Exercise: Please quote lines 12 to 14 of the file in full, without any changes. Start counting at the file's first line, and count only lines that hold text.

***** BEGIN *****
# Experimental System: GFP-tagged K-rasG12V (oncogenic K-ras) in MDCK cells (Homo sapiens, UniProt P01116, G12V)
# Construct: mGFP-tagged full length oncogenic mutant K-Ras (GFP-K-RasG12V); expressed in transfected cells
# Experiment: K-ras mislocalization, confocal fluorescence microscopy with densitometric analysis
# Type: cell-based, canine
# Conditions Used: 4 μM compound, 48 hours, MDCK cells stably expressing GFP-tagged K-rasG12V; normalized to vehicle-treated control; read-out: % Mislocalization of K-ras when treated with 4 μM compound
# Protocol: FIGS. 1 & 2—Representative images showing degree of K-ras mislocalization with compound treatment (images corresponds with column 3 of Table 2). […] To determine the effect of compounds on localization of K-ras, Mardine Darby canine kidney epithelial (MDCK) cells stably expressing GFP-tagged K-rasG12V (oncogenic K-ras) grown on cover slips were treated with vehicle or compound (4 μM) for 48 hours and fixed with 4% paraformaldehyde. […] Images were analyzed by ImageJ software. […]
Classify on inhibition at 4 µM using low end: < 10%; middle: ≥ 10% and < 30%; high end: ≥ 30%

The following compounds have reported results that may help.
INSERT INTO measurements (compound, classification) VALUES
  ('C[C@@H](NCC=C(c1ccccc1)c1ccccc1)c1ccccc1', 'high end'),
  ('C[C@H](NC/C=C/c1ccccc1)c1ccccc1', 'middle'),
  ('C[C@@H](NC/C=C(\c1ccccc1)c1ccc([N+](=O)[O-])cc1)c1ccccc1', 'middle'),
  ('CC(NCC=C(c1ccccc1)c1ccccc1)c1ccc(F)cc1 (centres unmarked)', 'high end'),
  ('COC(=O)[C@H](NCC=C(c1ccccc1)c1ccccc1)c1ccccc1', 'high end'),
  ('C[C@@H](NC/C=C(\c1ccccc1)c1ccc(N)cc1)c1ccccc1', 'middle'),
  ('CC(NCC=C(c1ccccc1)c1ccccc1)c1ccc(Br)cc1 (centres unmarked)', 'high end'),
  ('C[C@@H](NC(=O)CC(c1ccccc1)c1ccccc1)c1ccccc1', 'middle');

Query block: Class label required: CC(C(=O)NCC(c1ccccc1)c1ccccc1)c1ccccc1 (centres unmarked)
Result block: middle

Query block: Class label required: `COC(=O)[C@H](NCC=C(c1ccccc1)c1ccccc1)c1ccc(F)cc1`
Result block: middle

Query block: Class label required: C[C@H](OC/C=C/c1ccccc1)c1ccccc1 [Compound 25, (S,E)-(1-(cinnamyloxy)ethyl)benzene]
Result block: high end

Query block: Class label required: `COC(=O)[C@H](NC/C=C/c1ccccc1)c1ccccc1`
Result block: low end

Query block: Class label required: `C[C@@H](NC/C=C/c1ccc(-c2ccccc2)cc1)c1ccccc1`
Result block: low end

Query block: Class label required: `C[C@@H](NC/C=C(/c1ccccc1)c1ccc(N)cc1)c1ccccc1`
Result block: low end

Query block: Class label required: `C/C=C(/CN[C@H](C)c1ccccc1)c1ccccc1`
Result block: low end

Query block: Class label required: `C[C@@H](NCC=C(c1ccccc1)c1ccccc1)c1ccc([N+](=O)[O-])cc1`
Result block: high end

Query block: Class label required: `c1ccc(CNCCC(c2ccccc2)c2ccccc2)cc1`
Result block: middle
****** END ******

  ('C[C@@H](NC/C=C(\c1ccccc1)c1ccc([N+](=O)[O-])cc1)c1ccccc1', 'middle'),
  ('CC(NCC=C(c1ccccc1)c1ccccc1)c1ccc(F)cc1 (centres unmarked)', 'high end'),
  ('COC(=O)[C@H](NCC=C(c1ccccc1)c1ccccc1)c1ccccc1', 'high end'),